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On Monday night, the San Diego Padres and the Chicago Cubs agreed to a seven-player trade that will ship right-hander Yu Darvish, personal catcher Victor Caratini, and cash considerations to the west coast in exchange for right-hander Zach Davies and four prospects: outfielders Owen Caissie and Ismael Mena and shortstops Reginald Preciado and Yeison Santana.

Darvish's arrival in San Diego comes less than 24 hours after the Padres agreed to trade for Tampa Bay Rays left-hander Blake Snell. It also comes a month and a half after the 34-year-old Darvish finished second in National League Cy Young Award voting (behind free agent Trevor Bauer), following a season in which he started 12 times and posted career-bests in ERA+ (221) and strikeout-to-walk ratio (6.64). 

What does this trade mean for Yu Darvish's fantasy value? CBS Sports experts broke it down on the latest Fantasy Baseball Today podcast. Listen below:

As with Snell, Darvish is under contract for three more seasons. He'll bring home nearly $60 million through the 2023 season, including $22 million next year. 

We here at CBS Sports are nothing if not judgmental. As such, we've decided to break down the trade while providing grades for each team. Let's proceed to that part of the endeavor now, beginning with a recap of the moving pieces:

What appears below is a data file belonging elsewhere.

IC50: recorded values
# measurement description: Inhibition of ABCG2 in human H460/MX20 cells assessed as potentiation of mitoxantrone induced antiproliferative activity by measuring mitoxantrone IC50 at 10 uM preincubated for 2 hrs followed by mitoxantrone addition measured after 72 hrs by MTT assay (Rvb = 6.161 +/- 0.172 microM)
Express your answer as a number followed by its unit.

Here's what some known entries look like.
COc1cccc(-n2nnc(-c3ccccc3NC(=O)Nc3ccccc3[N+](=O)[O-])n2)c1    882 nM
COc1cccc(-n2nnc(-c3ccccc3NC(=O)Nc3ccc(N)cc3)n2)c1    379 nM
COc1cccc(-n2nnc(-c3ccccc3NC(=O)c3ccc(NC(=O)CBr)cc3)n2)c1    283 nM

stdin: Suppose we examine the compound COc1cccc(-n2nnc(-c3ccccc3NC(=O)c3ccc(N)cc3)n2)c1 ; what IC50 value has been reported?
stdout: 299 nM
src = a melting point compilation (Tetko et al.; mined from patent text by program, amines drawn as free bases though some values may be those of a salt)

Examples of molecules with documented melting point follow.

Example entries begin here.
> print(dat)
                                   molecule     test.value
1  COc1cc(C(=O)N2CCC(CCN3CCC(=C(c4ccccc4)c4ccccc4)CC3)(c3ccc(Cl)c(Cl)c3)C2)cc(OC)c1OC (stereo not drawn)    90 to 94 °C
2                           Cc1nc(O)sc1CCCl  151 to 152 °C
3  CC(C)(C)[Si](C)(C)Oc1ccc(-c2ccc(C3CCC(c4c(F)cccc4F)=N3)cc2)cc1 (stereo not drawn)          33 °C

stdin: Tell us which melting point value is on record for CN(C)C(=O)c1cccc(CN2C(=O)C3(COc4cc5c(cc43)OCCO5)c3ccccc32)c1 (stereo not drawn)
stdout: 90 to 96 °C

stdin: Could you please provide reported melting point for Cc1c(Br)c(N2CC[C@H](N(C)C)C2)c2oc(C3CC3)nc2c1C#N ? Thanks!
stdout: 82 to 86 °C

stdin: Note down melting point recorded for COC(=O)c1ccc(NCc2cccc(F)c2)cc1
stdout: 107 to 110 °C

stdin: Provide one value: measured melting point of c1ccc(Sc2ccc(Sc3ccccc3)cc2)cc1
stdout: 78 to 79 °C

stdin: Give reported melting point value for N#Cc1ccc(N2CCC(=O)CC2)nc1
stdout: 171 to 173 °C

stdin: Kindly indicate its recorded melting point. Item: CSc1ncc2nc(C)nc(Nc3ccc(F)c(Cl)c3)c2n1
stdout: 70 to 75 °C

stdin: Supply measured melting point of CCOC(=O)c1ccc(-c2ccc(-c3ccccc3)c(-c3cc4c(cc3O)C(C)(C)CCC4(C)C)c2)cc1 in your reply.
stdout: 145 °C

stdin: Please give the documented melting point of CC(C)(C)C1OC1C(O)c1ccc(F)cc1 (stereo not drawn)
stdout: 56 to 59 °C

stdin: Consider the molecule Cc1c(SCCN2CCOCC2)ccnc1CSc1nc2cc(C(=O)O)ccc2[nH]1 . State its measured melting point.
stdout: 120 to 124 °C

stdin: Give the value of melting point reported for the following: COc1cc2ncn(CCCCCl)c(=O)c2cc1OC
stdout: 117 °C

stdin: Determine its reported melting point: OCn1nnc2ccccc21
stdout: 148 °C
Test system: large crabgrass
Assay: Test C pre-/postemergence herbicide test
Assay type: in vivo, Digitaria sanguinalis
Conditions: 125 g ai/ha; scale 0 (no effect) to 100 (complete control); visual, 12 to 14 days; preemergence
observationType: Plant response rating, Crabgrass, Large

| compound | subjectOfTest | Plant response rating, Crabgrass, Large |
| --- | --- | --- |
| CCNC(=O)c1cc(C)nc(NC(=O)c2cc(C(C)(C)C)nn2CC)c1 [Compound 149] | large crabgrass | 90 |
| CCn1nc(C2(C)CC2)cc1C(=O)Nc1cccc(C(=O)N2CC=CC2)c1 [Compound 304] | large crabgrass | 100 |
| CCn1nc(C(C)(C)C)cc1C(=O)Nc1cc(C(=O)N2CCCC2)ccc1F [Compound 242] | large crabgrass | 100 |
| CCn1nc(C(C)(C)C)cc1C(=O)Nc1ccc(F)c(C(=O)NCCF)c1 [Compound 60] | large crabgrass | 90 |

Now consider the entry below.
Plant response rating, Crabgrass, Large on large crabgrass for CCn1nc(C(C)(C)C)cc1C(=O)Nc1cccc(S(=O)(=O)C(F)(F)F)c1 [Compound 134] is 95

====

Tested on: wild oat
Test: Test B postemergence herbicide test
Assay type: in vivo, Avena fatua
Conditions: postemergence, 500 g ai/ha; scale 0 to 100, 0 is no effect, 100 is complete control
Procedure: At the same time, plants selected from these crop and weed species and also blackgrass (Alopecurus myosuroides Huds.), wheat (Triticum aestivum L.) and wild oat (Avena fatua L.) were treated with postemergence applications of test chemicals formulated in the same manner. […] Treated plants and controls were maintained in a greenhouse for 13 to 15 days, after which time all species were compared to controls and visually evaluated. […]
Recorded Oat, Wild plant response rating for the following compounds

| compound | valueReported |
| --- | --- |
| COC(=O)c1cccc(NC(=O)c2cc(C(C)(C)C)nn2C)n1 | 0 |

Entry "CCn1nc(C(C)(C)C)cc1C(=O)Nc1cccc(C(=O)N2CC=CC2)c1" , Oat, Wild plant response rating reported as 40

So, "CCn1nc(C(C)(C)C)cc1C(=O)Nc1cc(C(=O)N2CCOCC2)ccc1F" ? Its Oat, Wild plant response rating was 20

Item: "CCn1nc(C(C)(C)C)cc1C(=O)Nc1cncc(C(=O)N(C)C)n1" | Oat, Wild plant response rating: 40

• Padres receive: RHP Yu Darvish, C Victor Caratini, cash
  • Cubs receive: RHP Zach Davies, OF Owen Caissie and Ismael Mena, SS Reginald Preciado and Yeison Santana

Padres grade: A

It seems too cute to write that the Padres have hacked this era of baseball by deciding they want to win now, and that they're willing to pay players in order to do it -- but is it false? In the span of 24 hours, the Padres added two above-average starting pitchers without sacrificing the top of their farm system; indeed, one scout estimated San Diego had traded two players from its top 10. (Preller also reportedly inked Korean infielder Ha-Seong Kim, who profiles as a league-average starter and who should see significant action at second base.) The Padres, already a dangerous team, look more capable now. It may not be enough to chase down the Los Angeles Dodgers in the National League West, but they have a better chance of it than they did a week or, heck, three days ago.

Though Darvish scuffled in his first season and a half in Chicago, he's reverted to good form since July 2019. Slicing and dicing years is never advisable when it comes to respectable analysis, but to illustrate the point: he's held the opposition to two runs or fewer in 17 of his last 26 starts. In 2020 alone, Darvish threw a higher rate of strikes and missed a greater rate of bats than he ever had previously. Those gains seem attributable to an altered pitch mix that saw him chuck more cutters, sliders, and curves and fewer four-seam fastballs.

Will Darvish continue to perform at this level? Probably not. Is there risk here? Certainly; he's getting deeper into his mid-30s, and he's had some injury woes in the past. At some point, decay comes for everyone -- yes, even you, and Yu. Still, Darvish has a dizzying amount of stuff and intelligence, and it's hard to argue with his track record. He's posted an ERA+ above 100 in seven of his eight big-league seasons, and he's topped 120 in five of those campaigns. The Padres, then, have every reason to believe Darvish is going to contribute in a meaningful way over the next three years.